Tainted Water Improves

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Efforts to reduce a dry cleaning chemical in town water appear to be working. The announcement was made at an Arizona Department of Environmental Quality (ADEQ) meeting to update residents on the cleanup of Payson's contaminated groundwater Tuesday night.

In 1990, high levels of a common dry cleaning chemical, tetrachlorethylene or PCE, was found in town wells. The town water department and the ADEQ took action and, by 1993, declared the source area a Water Quality Assurance Revolving Fund Site (WQARF) -- the state's version of a national superfund site.

The environmental cleanup of the solvent, which has been determined to be a human carcinogen, has consisted of:

  • An elaborate water treatment facility;
  • Cleanup of soils through soil vapor extraction to inhibit further contamination and exposure;
  • Extensive testing to map the plume of contaminants and contain the spread of the pollutant.

In the meantime, a second site was found around the now-defunct Grandway Cleaners in Bonanza Square. This area became known as the Tonto & Cherry WQARF site.

Project hydrologist David Haag summarized recent findings at the original Payson PCE site.

"We collected our last round of sampling in March and our findings were consistent with previous data," Haag said.

"The monitoring wells east of McLane Road and near the plume had PCE concentrations of 5 parts per billion (ppb)."

Haag also said that samples from monitoring wells around Rumsey Park did not show PCE, except for the rodeo grounds well, which came in at 6 ppb.

The findings mean that the remediation was successful in reducing the pollutant to safe levels according to both state and federal standards.

Early testing, prior to installation of the treatment facility that has large carbon filters, revealed levels of 20,000 ppb of PCE in town wells.

"The concentrations were lower than expected, but there are still a few hot spots," Haag said. "The monitoring well behind the Texaco came in at 75 ppb."

By turning on one of the town wells, Haag explained, they were able to draw the contaminated water from the hot spots toward the treatment plant.

A feasibility study suggesting other cleanup options has been in the works for the last several months and is in its final stages of review. Normally, the study is done prior to cleanup, but ADEQ chose to take what is called an early response action due to Payson's unique and limited water supply.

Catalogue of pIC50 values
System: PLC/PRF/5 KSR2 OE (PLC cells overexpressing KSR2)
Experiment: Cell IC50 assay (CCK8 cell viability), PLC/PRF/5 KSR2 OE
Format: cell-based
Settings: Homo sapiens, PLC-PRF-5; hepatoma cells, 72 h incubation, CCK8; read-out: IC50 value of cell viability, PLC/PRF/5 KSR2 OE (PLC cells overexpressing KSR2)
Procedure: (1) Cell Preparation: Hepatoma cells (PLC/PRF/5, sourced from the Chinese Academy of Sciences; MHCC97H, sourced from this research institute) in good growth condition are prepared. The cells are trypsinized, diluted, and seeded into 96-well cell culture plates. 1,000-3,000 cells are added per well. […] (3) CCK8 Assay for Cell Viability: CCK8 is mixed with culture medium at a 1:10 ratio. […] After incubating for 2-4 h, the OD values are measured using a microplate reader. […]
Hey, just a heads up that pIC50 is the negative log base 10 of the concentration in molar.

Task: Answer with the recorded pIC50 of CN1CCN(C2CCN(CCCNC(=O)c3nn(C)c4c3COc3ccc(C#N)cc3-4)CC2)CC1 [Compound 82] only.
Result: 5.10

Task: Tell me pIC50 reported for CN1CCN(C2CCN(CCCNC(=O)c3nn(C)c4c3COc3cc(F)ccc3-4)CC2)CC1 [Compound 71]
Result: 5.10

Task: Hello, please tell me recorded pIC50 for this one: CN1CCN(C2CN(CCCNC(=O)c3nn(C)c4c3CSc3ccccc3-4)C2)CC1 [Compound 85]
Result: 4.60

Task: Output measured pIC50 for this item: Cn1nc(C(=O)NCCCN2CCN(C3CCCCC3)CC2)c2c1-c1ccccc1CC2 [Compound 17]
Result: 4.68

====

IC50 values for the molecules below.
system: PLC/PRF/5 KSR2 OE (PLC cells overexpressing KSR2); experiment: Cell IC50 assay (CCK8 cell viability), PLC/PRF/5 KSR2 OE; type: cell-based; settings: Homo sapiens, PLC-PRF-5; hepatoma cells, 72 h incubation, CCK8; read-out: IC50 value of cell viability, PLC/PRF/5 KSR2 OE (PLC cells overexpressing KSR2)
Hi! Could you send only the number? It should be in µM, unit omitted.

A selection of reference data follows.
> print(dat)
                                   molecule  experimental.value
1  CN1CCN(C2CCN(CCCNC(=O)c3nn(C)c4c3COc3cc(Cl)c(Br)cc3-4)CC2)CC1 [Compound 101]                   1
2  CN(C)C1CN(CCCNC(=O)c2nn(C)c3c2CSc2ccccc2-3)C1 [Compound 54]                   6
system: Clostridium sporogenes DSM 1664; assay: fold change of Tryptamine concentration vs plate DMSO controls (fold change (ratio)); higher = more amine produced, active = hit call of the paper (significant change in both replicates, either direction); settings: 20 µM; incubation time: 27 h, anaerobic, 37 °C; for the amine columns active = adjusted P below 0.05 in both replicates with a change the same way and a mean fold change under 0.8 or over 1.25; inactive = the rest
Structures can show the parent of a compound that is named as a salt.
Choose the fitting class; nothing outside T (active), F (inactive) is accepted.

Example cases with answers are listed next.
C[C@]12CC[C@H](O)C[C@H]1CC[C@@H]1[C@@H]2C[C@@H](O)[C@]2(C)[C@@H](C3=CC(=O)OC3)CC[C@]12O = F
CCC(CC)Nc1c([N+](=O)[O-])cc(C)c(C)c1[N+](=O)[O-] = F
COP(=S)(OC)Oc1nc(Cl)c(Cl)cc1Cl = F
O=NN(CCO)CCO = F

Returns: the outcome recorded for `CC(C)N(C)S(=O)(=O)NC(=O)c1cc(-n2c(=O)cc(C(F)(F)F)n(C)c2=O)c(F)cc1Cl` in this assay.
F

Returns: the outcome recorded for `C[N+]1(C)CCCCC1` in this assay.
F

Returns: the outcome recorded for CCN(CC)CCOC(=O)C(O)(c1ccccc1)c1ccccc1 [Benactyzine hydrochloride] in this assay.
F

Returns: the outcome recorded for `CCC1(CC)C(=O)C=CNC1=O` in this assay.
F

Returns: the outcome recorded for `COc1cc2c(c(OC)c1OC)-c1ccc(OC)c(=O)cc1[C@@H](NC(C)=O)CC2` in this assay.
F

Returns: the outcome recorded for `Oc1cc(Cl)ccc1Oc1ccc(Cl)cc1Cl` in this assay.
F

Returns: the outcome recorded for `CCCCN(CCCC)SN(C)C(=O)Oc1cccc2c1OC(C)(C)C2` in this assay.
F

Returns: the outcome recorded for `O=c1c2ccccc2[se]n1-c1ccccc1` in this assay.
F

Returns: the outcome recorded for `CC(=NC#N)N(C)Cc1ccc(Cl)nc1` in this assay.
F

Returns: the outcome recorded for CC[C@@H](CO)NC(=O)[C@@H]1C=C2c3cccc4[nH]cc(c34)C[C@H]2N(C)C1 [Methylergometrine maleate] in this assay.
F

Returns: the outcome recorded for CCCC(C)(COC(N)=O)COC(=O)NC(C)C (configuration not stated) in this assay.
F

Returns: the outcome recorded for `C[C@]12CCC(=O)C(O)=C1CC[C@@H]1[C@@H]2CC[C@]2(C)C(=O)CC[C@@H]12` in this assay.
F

"The feasibility study is being reviewed by management," Haag said. "We still don't know when it will be completed."

Once the study is completed, there will be a series of hearings in which the public can comment on the document.

The Payson PCE WQARF site has, so far, cost the state between $8 to $9 million.

"We have removed 550 pounds of PCE from the site, which is about two barrels," Haag said. "It doesn't take much to contaminate an aquifer."

Monitoring continues

The Tonto and Cherry WQARF site is still in the remedial investigation stage and the town and ADEQ are taking samples from monitoring wells in the Bonanza Square area.

"The March sampling came back with a reading of 5.4 ppb of PCE," Haag said. "Just slightly above the state and federal standard of 5 ppb."

Haag also reported a new finding below the old Grandway Cleaners. "We found Trichlorethylene, TCE, at a level of 8 ppb," he said.

Residents in the immediate area, including an adjacent trailer park, have been supplied with bottled water because they were getting water from a nearby well rather than from the town.

"The trailer park has now been hooked up to city water," Haag said, "so we are no longer supplying those residents with bottled water."

No cleanup has been done at the Tonto and Cherry site for two reasons, according to Haag. "The highest levels of PCE we found were 54 ppb and the latest readings are close to the standards," he said.

"We put in pumps, but were getting only one to two gallons per minute," Haag said. "It was too little water to treat."

Haag said that the low concentrations may warrant no further action than continued monitoring.

During the prior meeting in February, it was announced that the gas additive Methyl Tertiary Butyl Ether (MTBE) was found in low levels in water that had been treated, indicating that the treatment method was not completely effective in filtering out MTBE.

Although a major study at the University of California in Davis found that MTBE is harmful to humans, and some states have banned its use, the Environmental Protection Agency has not assigned a "safe" standard to the chemical, which was initially added to gas to make it burn more completely, thus improving air quality.

Before gas stations were required by federal law to have dual-sided storage tanks, leakages frequently occurred, making groundwater vulnerable to contamination.

What was unknown at the time, was that MTBE, unlike solvents, moves very quickly through water and does not bind to filters easily, making remediation difficult.

The monitoring that resulted from the PCE contamination, alerted town and state officials to the presence of the MTBE.

"We still have some MTBE coming out," Haag said. "I think around .8 ppb."

Although there is no national standard for MTBE, a health-based guidance level for children is 94 ppb and the taste and odor threshold is 35 ppb. MTBE, at higher levels, has a strong gasoline-like odor.

The feasibility study may suggest some methods to eliminate MTBE if detectable levels continue seep through the filtration process.

The next meeting to update residents on the WQARF sites is scheduled for Sept. 9. To receive notification about the meeting or for more information, contact ADEQ community involvement coordinator Tina Wesoloskie at (800) 234-5677.

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